Former Prime Minister Atal Bihari Vajpayee was an understated and a singular politician of the kind rarely seen in contemporary times. His patriotism was uncompromising, forged out of the paradoxes of his life: The sensitive poet who summoned nerves of steel to conduct the Pokhran-II nuclear tests; the man from humble beginnings who envisioned a project as titanic as the Golden Quadrilateral highway network.
Devoid of any political pedigree or patronage, he harnessed his diplomatic acumen to transform India’s relations with the United States, which had long been mired in misunderstandings rooted in the Cold War. His calculated decisions led to key strategic and economic policy achievements.
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In the book “VAJPAYEE: The Years that Changed India”, Shakti Sinha, a close associate of Vajpayee, helps us understand him as a decision-maker. The narrative focuses on the political challenges Vajpayee faced, and on his key initiatives in the strategic and economic fields during his first term as Prime Minister, which have had a lasting impact. The book fleshes out not only Vajpayee’s political philosophy but also provides an insider’s account of how he thought and worked.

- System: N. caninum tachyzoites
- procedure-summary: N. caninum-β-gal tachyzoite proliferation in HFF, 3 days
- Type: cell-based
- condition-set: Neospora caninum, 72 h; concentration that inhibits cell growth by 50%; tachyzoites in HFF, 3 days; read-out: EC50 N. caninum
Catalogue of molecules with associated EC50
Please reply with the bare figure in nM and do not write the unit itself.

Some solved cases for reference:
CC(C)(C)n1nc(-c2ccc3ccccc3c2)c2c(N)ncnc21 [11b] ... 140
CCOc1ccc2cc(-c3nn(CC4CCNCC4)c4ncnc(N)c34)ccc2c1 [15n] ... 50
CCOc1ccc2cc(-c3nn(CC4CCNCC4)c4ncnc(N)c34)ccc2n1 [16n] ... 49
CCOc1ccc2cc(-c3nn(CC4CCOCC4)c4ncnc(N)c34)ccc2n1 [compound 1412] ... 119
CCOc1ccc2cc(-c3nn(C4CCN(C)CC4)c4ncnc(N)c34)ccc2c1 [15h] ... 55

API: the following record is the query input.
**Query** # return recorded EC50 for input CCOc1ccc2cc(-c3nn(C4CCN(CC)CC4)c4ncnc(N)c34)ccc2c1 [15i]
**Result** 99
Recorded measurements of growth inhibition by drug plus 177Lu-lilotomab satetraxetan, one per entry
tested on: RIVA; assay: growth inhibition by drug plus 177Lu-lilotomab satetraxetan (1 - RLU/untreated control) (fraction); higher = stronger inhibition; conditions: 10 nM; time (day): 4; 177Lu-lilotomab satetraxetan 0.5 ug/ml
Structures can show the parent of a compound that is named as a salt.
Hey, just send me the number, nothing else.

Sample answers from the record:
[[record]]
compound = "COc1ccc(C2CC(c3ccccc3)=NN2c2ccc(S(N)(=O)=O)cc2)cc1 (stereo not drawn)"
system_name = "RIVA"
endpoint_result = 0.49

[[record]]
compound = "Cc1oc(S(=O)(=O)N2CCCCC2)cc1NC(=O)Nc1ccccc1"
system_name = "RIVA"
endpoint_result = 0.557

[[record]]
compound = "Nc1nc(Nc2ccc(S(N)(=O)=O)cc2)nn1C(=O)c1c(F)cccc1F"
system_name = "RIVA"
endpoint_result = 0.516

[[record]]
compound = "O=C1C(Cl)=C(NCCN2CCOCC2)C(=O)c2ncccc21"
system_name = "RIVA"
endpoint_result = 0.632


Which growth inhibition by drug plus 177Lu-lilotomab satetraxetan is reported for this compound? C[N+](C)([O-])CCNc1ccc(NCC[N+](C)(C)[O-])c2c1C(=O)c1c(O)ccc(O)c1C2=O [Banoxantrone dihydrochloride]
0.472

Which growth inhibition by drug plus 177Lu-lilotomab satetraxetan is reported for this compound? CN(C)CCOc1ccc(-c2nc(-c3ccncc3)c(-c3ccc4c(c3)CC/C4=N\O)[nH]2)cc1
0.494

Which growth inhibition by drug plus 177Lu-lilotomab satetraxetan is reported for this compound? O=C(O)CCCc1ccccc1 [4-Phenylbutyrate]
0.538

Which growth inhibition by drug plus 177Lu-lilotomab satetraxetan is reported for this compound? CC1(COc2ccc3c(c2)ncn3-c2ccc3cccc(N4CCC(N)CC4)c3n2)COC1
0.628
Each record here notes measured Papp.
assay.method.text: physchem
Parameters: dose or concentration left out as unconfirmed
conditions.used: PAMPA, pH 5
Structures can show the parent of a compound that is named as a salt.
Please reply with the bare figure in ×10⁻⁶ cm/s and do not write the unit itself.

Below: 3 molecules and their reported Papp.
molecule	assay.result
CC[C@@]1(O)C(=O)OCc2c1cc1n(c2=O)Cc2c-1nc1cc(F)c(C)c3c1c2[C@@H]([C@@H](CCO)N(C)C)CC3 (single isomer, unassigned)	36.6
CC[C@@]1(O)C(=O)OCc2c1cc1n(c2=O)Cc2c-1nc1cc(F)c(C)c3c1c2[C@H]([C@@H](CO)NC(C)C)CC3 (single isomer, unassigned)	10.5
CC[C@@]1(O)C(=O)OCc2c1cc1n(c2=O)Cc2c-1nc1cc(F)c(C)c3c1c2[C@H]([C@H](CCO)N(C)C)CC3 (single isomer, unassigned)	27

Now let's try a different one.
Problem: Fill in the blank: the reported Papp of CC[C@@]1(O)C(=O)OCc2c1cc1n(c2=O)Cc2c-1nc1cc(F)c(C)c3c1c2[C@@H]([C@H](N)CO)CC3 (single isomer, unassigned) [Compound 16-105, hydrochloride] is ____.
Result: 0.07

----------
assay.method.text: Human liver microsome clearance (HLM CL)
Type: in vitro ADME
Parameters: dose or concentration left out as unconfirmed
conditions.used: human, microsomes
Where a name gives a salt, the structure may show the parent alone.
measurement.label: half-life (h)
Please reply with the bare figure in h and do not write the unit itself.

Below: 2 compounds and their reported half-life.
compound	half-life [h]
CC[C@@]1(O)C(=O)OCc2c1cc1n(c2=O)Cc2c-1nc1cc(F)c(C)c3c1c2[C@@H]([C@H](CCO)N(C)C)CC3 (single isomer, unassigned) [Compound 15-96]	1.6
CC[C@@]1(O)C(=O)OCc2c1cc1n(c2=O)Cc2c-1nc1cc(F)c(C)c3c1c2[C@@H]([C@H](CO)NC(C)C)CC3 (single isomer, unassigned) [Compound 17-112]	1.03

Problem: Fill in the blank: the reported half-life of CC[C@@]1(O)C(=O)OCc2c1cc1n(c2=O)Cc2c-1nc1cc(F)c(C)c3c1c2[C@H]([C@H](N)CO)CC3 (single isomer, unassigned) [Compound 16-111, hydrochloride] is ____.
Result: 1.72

Sinha first got to know Vajpayee in 1980, and worked with him very closely for three-and-a-half years in the 1990s, as secretary to the Leader of Opposition (1996-97) and as his Private Secretary (1998-99). He was also the director of the Nehru Memorial Museum and Library. He is a distinguished fellow at the India Foundation and is currently serving as the honorary director of the Atal Bihari Vajpayee Institute of Policy Research and International Studies, MS University, Vadodara.
Published by Penguin, “VAJPAYEE: The Years that Changed India” will be released on Vajpayee’s 96th birth anniversary on December 25. (IANS)